Dubbed the Blueberry Queen, Elizabeth Coleman White combined her observations of blueberries in Whitesbog, NJ with the research of Dr. Frederick V. Coville and helped make the domestication of wild blueberries possible. Her efforts led to the founding of the Blueberry Growers Cooperative Association. White was also integral in the operation of her family’s cranberry farm, too.
William Carlos Williams began writing poetry while attending Horace Mann High School in New York. He became both a medical doctor and a prolific writer of poetry, prose and essays about American life.
In his lifetime, Williams earned a Bollingen Prize, an American Academy of Arts and Letters Gold Medal for Poetry and National Book Award for Poetry. In 1952 he was named the United States Poet Laureate. Posthumously he earned the Pulitzer Prize for Poetry.
The iconic voice of big band era crooned his way to stardom in the 1940s and 50s. With nicknames like The Sultan of Swoon, The Voice, Ol’ Blue Eyes and The Chairman of the Board, Sinatra’s career spanned five decades.
The four-star army general who led the Allied Forces to victory during the first Persian Gulf War, Norman Schwarzkopf was born in Trenton, New Jersey to H.Norman and Ruth Alice (Bowman) Schwarzkopf. His father served in both World War I and II and achieved the rank of Major General.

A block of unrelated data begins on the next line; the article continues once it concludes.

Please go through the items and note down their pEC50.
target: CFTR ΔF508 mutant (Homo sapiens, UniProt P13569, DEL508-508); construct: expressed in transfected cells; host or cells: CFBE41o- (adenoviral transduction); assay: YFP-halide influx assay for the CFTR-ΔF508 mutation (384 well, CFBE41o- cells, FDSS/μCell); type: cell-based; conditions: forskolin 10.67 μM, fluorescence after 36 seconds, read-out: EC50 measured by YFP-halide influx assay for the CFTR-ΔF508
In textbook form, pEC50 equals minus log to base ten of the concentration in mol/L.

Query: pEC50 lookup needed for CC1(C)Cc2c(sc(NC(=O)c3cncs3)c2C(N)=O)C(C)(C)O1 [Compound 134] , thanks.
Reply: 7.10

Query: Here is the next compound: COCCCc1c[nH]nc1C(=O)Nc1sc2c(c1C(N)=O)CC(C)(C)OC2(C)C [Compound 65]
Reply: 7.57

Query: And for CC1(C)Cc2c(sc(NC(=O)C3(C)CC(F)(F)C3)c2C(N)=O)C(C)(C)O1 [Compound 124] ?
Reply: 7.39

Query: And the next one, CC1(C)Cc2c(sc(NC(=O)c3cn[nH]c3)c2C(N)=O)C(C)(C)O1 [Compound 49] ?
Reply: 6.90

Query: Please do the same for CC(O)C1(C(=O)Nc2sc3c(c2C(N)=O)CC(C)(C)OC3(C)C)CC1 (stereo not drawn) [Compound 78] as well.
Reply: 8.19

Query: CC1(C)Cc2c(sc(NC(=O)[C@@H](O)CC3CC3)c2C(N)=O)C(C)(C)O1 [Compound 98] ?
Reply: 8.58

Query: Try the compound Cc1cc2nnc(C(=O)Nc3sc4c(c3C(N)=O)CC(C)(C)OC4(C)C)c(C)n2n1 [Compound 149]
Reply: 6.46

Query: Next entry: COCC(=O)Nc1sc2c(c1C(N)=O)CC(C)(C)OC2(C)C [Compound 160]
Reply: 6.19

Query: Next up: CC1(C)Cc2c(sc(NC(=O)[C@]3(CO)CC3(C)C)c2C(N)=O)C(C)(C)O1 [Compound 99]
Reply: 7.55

As an Army brat, Schwarzkopf followed his father around the world. He attended Valley Forge Military Academy and graduated West Point.
The highly decorated Schwarzkopf (also known as Stormin’ Norman due to his reported temper) would earn the rank of general in the late 1970s after serving in Vietnam. During the Persian Gulf War, his leadership of the coalition forces led to a swift resolution of the war.
Born Judith Sussman, Judy Blume published her first book in 1969 after years of rejections. The illustrated children’s book, The One in the Middle is a Green Kangaroo was followed by a string of novels for young readers. She had gone on to win a long list of awards for fiction for young adults and young readers.